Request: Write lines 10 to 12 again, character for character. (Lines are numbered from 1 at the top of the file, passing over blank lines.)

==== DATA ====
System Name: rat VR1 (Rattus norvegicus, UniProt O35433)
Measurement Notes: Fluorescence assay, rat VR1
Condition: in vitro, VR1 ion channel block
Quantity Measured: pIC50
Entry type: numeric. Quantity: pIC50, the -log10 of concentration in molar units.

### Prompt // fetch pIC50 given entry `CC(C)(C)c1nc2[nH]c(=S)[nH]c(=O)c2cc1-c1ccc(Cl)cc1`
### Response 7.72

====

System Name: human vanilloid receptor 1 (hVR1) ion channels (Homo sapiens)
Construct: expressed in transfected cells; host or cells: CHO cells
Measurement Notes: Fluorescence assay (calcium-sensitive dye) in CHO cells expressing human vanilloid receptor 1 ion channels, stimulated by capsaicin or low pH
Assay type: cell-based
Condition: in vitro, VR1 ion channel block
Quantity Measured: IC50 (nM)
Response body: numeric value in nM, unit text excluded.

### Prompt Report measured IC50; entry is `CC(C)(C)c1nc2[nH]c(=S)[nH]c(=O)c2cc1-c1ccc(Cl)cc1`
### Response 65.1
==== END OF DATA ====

Construct: expressed in transfected cells; host or cells: CHO cells
Measurement Notes: Fluorescence assay (calcium-sensitive dye) in CHO cells expressing human vanilloid receptor 1 ion channels, stimulated by capsaicin or low pH
Assay type: cell-based